Gill South finds reasons to be cheerful after an afternoon spent getting to the art of things.

I've given up this Sunday afternoon to participate in a Creativity for Well-Being Workshop with art therapist Janet McLeod, held at the Railway Street Studios in Newmarket.

And on this blowy, rainy afternoon, we are all cosy in the upstairs room with space for about 12 of us around a big cluster of tables.

Janet knows how to create a warm, inviting atmosphere, she puts sweeties into bowls - the jubes are right in front of me - and we make steaming hot cups of tea in the gallery's kitchen with a wonderful array of pottery mugs to choose from. Janet has brought home made fruit muffins for afternoon tea. Heaven.

Our theme for this session is gratitude - Janet wants us to think about things we might be grateful for. Janet's research shows that developing an attitude of gratitude can help to increase well being, promotes positive reminiscence, improves sleep and coping strategies.


Not sure how grateful I'm feeling. I've put our house on the market rather suddenly and gratitude is not really in my head. It's more about keeping my house tidy with two boys doing their darndest to undo my efforts.

The therapist asks us to draw a picture based on an experience we have had at any time in our life when we felt particularly grateful. My tragic drawing is inspired by my mother's recent birthday, a gorgeous reunion of her friends and our family, a fab evening.

I notice that my fellow participants are pretty hot stuff on the art front. I, in my early teens, toiled for hours to draw Thelwell ponies with limited success.

I was okay at the heads but the hind quarters and the necks were never quite right.

Of the women in my group, there are quite a few who were very artistic in their youth but who took sensible jobs, and they are obviously LOVING this opportunity to wallow in art.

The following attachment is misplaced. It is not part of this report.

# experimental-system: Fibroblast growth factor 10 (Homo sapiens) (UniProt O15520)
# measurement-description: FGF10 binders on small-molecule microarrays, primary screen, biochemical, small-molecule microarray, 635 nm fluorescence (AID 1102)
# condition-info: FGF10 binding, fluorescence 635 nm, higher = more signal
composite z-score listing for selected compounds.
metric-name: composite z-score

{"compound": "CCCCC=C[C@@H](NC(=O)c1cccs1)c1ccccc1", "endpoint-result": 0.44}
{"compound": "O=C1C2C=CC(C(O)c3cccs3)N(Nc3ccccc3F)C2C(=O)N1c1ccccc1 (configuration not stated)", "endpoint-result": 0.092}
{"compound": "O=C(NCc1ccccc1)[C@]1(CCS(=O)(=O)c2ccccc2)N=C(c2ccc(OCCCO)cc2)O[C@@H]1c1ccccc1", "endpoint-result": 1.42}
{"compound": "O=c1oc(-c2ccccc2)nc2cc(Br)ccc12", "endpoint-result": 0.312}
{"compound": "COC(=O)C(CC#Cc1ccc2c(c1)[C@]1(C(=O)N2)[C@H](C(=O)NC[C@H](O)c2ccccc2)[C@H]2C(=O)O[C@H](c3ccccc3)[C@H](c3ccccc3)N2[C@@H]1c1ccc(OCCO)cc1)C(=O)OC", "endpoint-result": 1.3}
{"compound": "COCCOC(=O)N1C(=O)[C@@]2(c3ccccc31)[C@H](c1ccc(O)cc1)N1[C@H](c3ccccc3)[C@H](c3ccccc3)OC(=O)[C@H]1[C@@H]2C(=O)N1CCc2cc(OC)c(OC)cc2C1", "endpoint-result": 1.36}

Our next task is to write a card or a letter or scroll to ourselves. We have to reflect on someone we would like to thank, anyone who has had a positive influence on us.

I decide that no one will thank me for one of my artistic efforts, so I make a card for myself. Janet has a plethora of scrolls, paints, pens, stamps, crayons, to help with the task. I decide to assemble. This includes some funky black circles on a white background cut out from a magazine, a lovely wee art card made by Janet with the words, Embrace, Wholehearted, Life, on it.

Inside my card I put cut outs of words which say: I am: humour, optimistic, whole-hearted, (a great made up word) "enoughness" , persistence, new way, (No) patience, (never) ordinary, proactive, strength, (unlikely to be) calm, vision, uplifting, hopeful, explore and resilience.

I love my card, I think I could hand it to someone who hadn't met me before and they would have a fair flavour of me. My feelings of gratitude have grown by the end of the session, and it's the little things that do it. I decide to walk home, a good 4km or so, but am so crippled with blisters halfway there and chilled, I am extremely grateful for the bus that appears to save me.

Then when I get home to my cosy house with gas central heating, I warm up some homemade soup. Bliss. Don't know why I was thinking of selling my house.

Next week:

I speak to omega-3 fatty acids expert Dr Alex Richardson about my fish-eating habits and she puts me right on all manner of things.